2 hours ago
Monday, December 12, 2011
So, how did I wind up with all these cute tiny apples called "Lady Apples"?
My market was out of those funky weird looking gourds for Thanksgiving and I was desperate for a centerpiece for my table. The produce guy suggested I use these cute little apples mixed with acorn squash and other produce that I could actually use after the holiday!
What a great idea! Instead of throwing away a dead centerpiece, I am using up all the squash and apples! (so clever).
These apples are in the heirloom apple category and are one of the earliest varieties of apples. They are good to eat, crispy and not too sweet. They are very cute and little and can usually be found around now for Christmas.
This was the perfect weeknight dinner and we loved the roasted apples with the Dijon mustard and rosemary. Great combination.
Roasted Honey-Dijon Pork Tenderloins with Lady Apples and Rosemary (adapted from Gastronomer's Guide)
2 pork tenderloins (about 2 to 3 pounds total), trimmed of fat and silver skin
2 tablespoons Dijon mustard
1 tablespoon honey
1 tablespoon minced fresh rosemary
2 teaspoons coarsely ground black pepper
1 tbsp kosher salt
2 tablespoons canola or olive oil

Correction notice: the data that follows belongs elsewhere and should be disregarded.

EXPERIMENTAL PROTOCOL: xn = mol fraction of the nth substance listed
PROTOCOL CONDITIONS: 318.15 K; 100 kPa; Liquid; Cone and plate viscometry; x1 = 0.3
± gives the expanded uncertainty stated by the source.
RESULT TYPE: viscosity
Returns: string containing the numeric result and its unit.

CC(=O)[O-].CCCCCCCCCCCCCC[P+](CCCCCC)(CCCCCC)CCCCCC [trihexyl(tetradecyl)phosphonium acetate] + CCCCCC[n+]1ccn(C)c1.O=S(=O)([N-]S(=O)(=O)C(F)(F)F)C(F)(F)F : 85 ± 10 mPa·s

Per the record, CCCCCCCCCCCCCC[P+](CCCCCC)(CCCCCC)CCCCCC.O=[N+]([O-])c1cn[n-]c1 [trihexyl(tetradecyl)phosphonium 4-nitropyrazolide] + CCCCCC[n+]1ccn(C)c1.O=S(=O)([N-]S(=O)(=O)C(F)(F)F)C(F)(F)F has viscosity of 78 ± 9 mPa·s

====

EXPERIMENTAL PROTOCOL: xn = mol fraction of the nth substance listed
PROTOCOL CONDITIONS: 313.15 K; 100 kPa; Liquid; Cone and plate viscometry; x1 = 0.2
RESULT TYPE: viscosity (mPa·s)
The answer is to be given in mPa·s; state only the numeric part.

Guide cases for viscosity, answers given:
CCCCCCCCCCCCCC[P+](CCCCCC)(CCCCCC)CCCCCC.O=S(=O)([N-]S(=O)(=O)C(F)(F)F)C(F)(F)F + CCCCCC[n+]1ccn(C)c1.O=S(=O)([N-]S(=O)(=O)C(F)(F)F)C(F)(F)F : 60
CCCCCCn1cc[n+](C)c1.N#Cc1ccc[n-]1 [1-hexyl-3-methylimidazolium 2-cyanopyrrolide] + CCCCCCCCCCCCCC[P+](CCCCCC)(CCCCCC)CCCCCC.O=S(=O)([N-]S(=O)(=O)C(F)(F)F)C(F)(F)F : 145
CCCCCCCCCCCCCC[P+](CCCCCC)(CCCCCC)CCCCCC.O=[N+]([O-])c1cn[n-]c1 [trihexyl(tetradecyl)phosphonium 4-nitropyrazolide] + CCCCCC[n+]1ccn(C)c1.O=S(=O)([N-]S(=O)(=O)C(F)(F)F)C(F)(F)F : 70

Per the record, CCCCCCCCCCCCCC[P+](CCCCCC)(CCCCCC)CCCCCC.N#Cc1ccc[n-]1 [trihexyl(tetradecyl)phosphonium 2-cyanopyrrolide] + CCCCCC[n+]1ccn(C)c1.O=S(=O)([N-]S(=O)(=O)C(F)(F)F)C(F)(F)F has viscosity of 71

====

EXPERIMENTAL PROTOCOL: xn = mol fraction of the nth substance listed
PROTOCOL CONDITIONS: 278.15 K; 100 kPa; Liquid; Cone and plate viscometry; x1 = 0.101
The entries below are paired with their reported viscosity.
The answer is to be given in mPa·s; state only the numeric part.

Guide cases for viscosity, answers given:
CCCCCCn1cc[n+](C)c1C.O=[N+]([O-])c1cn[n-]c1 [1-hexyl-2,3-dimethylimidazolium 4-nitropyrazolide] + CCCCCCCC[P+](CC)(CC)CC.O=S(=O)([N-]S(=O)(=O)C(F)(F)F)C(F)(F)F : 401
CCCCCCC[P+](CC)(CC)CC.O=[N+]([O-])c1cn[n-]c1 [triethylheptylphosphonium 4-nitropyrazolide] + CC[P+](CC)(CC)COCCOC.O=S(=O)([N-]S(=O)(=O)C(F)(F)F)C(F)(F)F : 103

6 sprigs rosemary
8-10 lady apples, halved (you can substitute 4 regular apples, quartered)
2 tablespoons lemon juice
2 tablespoons flour
1 cup chicken stock, heated
Preheat oven to 425 degrees F.
Combine mustard, honey, minced rosemary, salt, pepper, and 1 tablespoon oil in a small bowl. Brush tenderloins with mixture and place on a large rimmed baking sheet or shallow roasting pan. Lay rosemary sprigs around pork. Roast for 10 minutes.
Meanwhile, toss the lady apples in lemon juice, then drizzle with remaining tablespoon oil. Remove the pork from the oven and arrange apple halves cut-side down around loins.
Return pan to oven and lower heat to 375 degrees F. Roast for 25 to 30 minutes or until an instant-read thermometer, inserted into the thickest part of one loin, reads between 135 and 140 degrees F. Carefully remove apple halves to a plate. Remove pork loins to a carving board and tent with foil. Let rest for 5 to 10 minutes.
Meanwhile, place roasting pan over medium heat. Add flour to pan juices and cook, stirring until a thick, slightly darkened paste forms. Pour heated stock, a little at a time, whisking until gravy forms. Cook for 5 minutes to reduce slightly. Check for seasoning. Slice pork 1/2-inch thick. Spoon gravy over pork. Serve with lady apples and rosemary. Yield: 6 to 8 servings.